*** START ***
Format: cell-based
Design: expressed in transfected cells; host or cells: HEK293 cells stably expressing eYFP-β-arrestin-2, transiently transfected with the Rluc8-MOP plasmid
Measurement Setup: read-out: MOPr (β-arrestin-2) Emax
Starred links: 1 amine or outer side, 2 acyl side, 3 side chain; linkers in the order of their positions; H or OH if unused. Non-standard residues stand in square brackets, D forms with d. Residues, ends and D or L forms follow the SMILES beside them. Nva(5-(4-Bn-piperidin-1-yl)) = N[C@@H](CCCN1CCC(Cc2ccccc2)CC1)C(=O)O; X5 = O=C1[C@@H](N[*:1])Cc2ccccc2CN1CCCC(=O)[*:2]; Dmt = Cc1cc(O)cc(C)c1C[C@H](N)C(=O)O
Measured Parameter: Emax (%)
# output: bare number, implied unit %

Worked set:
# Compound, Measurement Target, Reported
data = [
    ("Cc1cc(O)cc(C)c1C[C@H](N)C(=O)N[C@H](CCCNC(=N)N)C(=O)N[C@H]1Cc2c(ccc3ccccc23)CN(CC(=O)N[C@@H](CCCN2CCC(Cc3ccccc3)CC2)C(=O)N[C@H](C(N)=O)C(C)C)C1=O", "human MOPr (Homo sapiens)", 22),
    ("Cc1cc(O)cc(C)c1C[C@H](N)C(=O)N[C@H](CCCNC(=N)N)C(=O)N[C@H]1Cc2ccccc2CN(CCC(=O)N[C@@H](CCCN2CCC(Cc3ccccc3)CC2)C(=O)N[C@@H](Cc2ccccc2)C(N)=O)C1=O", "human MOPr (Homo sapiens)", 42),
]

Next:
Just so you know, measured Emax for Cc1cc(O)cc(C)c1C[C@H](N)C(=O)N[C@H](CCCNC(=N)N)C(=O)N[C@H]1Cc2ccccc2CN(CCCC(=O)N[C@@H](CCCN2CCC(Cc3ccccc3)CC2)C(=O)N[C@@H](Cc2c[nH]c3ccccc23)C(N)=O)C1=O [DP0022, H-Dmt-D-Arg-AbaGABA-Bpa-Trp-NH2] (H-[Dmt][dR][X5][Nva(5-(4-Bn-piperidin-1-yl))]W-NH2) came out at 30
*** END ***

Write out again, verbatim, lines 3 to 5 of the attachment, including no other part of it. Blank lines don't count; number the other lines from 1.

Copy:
Measurement Setup: read-out: MOPr (β-arrestin-2) Emax
Starred links: 1 amine or outer side, 2 acyl side, 3 side chain; linkers in the order of their positions; H or OH if unused. Non-standard residues stand in square brackets, D forms with d. Residues, ends and D or L forms follow the SMILES beside them. Nva(5-(4-Bn-piperidin-1-yl)) = N[C@@H](CCCN1CCC(Cc2ccccc2)CC1)C(=O)O; X5 = O=C1[C@@H](N[*:1])Cc2ccccc2CN1CCCC(=O)[*:2]; Dmt = Cc1cc(O)cc(C)c1C[C@H](N)C(=O)O
Measured Parameter: Emax (%)